Read the full article at the RAND blog
The country is deeply divided. The political system is polarized. Bizarre conspiracy theories have entered mainstream political discourse. There seem to be messaging efforts designed to delegitimize next month's elections. The president refuses to say that he will abide by the results. One official talked on social media about buying ammunition and preparing for violence. Some pundits are warning of civil war. The nation's anxiety is palpable and understandable.
Older Americans have a slight advantage in avoiding alarm. They personally recall the turbulent late '60s and early '70s with the country at war abroad and at war with itself at home. It was a violent period that witnessed lynchings, church bombings, open defiance of the federal government, assassinations, riots, the unprecedented resignation of a president, political conventions under siege, and an openly segregationist political campaign aimed at throwing the election into the House of Representatives, where its proponents could determine the next president. It is curiously reassuring to recall that we have been here before—and come through it.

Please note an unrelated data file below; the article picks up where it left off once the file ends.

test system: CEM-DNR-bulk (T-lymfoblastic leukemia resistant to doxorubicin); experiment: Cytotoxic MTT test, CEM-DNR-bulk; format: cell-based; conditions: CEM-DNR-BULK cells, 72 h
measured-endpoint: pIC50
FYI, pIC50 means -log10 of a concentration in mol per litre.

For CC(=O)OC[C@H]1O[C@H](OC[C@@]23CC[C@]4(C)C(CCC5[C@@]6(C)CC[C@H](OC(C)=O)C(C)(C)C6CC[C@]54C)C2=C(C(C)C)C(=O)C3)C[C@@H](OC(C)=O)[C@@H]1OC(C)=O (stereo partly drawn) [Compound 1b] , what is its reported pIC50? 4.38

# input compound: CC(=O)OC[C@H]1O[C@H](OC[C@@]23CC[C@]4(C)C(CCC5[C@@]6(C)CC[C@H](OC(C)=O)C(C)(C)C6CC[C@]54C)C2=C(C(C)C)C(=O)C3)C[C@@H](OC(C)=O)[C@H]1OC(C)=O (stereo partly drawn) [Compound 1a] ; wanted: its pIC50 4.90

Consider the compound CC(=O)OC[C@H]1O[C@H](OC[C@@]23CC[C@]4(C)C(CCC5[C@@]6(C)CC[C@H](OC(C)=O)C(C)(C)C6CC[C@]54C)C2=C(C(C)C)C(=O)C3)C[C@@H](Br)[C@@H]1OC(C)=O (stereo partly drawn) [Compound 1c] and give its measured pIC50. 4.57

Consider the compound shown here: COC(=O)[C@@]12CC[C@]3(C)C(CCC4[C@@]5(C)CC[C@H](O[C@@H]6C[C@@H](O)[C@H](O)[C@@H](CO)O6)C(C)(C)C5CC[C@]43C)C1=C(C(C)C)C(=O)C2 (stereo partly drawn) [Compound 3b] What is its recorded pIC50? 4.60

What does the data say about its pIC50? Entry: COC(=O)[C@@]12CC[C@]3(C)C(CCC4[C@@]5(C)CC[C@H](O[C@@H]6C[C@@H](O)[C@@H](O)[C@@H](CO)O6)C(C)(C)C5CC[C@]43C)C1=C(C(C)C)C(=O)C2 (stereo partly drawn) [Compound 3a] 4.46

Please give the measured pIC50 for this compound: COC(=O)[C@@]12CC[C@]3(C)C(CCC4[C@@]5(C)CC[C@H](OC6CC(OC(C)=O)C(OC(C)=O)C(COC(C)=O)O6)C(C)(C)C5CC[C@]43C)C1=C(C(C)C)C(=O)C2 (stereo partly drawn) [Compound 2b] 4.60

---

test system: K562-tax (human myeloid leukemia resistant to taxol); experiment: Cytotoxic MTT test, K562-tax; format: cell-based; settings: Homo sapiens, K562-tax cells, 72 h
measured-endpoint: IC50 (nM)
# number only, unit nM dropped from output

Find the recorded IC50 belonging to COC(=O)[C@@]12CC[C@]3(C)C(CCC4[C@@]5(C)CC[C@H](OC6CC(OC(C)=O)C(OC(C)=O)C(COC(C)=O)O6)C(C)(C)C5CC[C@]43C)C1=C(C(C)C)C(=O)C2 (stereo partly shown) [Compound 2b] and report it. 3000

American institutions held then, but can they do so again now? What are the prospects for domestic terrorism in the context of U.S. elections?
The honest answer is that we don't know what will happen. However, we can examine the range of possibilities and make some educated guesses. This will not enable us to predict the future, but it may help us keep our cool.
A tranquil election is of course unlikely. There have been continuous nationwide protests over racism and police conduct since May. While most have been peaceful, there have been some violent confrontations, assaults on federal property, and looting. Extremists at both ends of the political spectrum have sought to provoke violence. Exhausted, apprehensive, and angry police have on occasion overreacted. It is hard to imagine that this turmoil will suddenly end on Election Day.
At the other end of the spectrum, some have warned of a new civil war, but that kind of military contest seems implausible. A more likely range of scenarios might lie between public protests with isolated acts of violence and, at the other end, widespread acts of violence and reprisals in a protracted political conflict.
Strife over measures to slow the spread of COVID-19 and racism in America might illustrate what kind of threats and violence we could see with the forthcoming elections. These include mass protests that could sometimes involve violence, counter protests, and confrontations with police; vandalism and arson; standoffs and sieges; armed intimidation; aggravated assaults; death threats against public officials; and a number of shootings, including several deadly ambushes of police.